Learning the Value of Continuing Education for Nonprofit Professionals
In my career, I worked for five colleges and universities. In my first stint at a college, I was a graduate assistant seeking a master’s degree. I loved working with professors in an academic environment. I love research, and the university had wonderful libraries. As the only graduate assistant in the college of business, I was responsible for working with a committee. The function of this committee was to evaluate student academic profiles to determine how many hours they would need to graduate once accepted into the college.
This experience made me quickly realize that college degrees are important and yet, could be outdated over time. The process of education and the speed of knowledge advancement is amazing. Buckminster Fuller’s research on the knowledge doubling curve revealed that human knowledge doubled every century until around 1900. Current numbers show that average human knowledge is now doubling about every 13 months. This fact alone points out the constant need for up-to-date continuing education.
What Is Continuing Education?
According to Lifehack, continuing education is an all-encompassing term that describes a variety of formal and informal learning activities and methods. Continuing education ranges from getting the requirements to take the next step in your professional life, to learning and pursuing research based on your interests.
At nonprofits and for-profits, continuing education is a tool to help professionals expand new solutions to old problems. The Third Sector Company provides numerous articles about nonprofit leadership development. It is believed that nonprofit executives must have strong leadership skills to achieve their goals. Key skills and management techniques are needed for nonprofit leaders.
This requires up-to-date education in the areas of volunteerism, leading for impact and building financial capital through fundraising advocacy. Everyone working in the nonprofit sector can benefit from continuing education. Every nonprofit needs to create a culture of learning within their organization. Nonprofit leadership training is a continual process over time involving executives, staff, board members and key stakeholders.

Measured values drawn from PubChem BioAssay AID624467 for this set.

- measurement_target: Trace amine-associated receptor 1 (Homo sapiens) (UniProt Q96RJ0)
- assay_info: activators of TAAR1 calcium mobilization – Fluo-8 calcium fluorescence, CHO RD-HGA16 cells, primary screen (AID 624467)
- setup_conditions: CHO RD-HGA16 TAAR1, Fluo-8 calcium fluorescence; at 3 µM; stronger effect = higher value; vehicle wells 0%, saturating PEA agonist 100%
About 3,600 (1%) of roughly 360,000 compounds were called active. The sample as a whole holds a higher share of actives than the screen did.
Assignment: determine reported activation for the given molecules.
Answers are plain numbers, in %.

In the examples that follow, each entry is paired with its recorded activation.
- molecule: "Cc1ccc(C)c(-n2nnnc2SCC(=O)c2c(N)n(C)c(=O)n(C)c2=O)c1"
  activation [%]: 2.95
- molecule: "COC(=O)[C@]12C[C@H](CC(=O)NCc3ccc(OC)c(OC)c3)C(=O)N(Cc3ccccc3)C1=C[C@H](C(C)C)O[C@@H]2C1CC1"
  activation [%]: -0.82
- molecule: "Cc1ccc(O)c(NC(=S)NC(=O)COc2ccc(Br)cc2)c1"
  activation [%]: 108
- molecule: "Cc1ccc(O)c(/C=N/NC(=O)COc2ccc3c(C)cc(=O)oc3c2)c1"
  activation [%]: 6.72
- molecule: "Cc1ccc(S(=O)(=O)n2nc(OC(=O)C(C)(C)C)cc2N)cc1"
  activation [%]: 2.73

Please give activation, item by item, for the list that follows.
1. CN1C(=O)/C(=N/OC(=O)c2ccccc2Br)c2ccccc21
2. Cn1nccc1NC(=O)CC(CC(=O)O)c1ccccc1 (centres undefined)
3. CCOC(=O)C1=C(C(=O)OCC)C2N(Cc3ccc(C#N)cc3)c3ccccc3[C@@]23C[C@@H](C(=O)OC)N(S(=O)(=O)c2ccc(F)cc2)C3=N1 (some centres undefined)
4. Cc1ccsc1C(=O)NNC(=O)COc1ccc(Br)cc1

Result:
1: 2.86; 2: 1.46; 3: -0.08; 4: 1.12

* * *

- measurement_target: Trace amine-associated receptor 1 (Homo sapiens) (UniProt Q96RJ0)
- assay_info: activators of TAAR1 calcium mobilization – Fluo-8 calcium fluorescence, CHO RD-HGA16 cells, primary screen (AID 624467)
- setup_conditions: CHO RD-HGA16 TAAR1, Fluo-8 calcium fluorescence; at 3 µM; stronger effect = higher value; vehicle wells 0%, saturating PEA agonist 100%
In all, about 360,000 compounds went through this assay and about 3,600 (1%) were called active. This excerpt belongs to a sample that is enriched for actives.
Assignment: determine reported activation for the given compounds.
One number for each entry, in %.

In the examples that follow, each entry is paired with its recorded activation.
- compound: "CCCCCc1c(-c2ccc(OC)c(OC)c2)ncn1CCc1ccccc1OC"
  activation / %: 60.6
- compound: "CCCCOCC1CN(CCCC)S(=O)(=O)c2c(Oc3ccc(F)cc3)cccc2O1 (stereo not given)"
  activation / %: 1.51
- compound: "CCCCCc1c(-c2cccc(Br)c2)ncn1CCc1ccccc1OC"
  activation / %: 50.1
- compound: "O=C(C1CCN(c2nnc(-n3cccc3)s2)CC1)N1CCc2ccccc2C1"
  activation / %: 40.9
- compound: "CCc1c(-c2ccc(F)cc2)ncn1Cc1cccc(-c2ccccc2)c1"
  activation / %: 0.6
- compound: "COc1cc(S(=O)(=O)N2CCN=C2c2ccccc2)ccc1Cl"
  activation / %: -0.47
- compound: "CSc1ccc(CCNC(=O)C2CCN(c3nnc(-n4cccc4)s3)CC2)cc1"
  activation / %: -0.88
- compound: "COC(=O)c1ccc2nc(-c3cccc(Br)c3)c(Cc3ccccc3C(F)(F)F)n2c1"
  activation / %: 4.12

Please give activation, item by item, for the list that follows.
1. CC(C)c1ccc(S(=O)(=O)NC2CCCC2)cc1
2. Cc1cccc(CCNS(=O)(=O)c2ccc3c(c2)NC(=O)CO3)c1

Examples of pursuing continuing education consists of live webinars, on demand webinars, in-house training and bookstore products, based upon continuing education companies such as Lorman Education Services. Examples of nonprofit courses offered by educational companies include the topics of capital campaigns, major gifts, legal issues, finance and budgeting, working with volunteers, human resource practices, accounting guidelines, management, and leadership for professionals. If you can establish a topic there is some type of continuing educational component to meet your needs.
If you have the time and resources to attend nonprofit conferences, these events are a great way to learn, meet peers and quickly receive the latest education on a topic of interest to you. In addition, many nonprofit professionals seek continuing education credits for some type of certification, such as a CFRE designation. No matter your role in a nonprofit organization, Classy suggests attending at least one of the following annual conferences when offered:
- The 2020 Peer-to-Peer Professional Forum Conference
- 2020 Nonprofit Technology Conference
- International AFP Fundraising Conference